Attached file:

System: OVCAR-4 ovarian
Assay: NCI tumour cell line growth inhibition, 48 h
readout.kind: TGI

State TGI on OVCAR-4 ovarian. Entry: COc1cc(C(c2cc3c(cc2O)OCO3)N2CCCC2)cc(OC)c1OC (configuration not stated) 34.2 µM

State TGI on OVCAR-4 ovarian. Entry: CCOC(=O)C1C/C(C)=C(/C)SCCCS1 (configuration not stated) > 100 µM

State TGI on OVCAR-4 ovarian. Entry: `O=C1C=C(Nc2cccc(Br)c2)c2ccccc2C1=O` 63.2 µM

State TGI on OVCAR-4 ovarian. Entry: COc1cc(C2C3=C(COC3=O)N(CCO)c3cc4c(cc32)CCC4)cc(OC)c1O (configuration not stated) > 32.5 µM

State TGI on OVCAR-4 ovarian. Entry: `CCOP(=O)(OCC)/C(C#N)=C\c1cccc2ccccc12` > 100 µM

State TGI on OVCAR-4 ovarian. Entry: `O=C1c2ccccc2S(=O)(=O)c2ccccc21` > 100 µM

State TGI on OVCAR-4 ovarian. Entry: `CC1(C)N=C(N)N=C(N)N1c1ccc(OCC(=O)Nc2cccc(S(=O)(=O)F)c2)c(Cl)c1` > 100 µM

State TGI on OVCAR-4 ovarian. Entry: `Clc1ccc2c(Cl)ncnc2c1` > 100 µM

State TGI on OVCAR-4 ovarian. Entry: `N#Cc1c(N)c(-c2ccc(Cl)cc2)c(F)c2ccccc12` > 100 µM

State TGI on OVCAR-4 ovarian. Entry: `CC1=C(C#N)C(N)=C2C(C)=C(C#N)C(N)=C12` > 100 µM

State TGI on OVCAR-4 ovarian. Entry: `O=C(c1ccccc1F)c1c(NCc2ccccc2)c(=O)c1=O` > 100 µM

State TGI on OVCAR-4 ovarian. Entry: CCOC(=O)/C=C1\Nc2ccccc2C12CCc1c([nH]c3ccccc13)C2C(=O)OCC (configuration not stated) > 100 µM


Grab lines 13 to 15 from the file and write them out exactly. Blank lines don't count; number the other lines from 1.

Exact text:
State TGI on OVCAR-4 ovarian. Entry: `CC1=C(C#N)C(N)=C2C(C)=C(C#N)C(N)=C12` > 100 µM

State TGI on OVCAR-4 ovarian. Entry: `O=C(c1ccccc1F)c1c(NCc2ccccc2)c(=O)c1=O` > 100 µM

State TGI on OVCAR-4 ovarian. Entry: CCOC(=O)/C=C1\Nc2ccccc2C12CCc1c([nH]c3ccccc13)C2C(=O)OCC (configuration not stated) > 100 µM